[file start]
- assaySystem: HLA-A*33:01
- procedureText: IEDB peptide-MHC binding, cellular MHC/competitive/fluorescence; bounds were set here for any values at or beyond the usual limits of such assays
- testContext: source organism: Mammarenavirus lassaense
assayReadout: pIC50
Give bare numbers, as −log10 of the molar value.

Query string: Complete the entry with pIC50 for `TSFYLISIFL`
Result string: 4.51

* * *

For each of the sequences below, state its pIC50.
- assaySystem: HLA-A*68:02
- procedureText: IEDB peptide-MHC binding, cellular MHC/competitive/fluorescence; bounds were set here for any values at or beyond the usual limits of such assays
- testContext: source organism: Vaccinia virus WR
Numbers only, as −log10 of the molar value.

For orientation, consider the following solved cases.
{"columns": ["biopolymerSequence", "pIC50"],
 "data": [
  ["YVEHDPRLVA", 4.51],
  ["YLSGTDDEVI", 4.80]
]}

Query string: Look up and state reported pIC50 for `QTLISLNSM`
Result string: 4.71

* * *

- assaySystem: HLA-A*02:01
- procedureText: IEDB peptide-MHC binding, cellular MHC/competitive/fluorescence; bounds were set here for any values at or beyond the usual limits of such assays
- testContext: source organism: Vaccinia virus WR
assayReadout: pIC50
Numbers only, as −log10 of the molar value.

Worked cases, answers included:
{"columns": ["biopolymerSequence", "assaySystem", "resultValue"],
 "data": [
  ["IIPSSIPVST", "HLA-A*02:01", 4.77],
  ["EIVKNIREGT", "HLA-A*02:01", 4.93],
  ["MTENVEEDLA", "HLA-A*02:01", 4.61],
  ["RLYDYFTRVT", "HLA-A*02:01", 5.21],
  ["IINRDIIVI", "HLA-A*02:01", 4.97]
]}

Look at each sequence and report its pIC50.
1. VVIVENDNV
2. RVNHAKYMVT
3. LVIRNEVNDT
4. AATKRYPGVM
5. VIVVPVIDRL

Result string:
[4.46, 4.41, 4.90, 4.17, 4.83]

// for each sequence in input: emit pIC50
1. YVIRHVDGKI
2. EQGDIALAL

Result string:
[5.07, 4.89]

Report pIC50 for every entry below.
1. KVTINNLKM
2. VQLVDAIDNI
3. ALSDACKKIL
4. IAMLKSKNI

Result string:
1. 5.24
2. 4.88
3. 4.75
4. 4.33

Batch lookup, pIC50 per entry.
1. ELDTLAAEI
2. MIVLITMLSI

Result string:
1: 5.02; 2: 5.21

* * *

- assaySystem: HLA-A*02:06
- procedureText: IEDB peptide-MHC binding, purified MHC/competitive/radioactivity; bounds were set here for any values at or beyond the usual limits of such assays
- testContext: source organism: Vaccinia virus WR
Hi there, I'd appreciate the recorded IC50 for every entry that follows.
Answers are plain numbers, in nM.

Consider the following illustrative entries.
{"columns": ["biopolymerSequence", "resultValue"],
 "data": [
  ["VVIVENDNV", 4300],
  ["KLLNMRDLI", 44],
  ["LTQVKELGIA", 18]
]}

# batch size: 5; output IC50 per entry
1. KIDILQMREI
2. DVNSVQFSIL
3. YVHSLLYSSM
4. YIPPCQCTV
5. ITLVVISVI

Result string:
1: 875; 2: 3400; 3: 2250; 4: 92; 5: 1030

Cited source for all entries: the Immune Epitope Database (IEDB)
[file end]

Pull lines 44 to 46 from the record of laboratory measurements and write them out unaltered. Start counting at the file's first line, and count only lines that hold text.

[4.46, 4.41, 4.90, 4.17, 4.83]

// for each sequence in input: emit pIC50
1. YVIRHVDGKI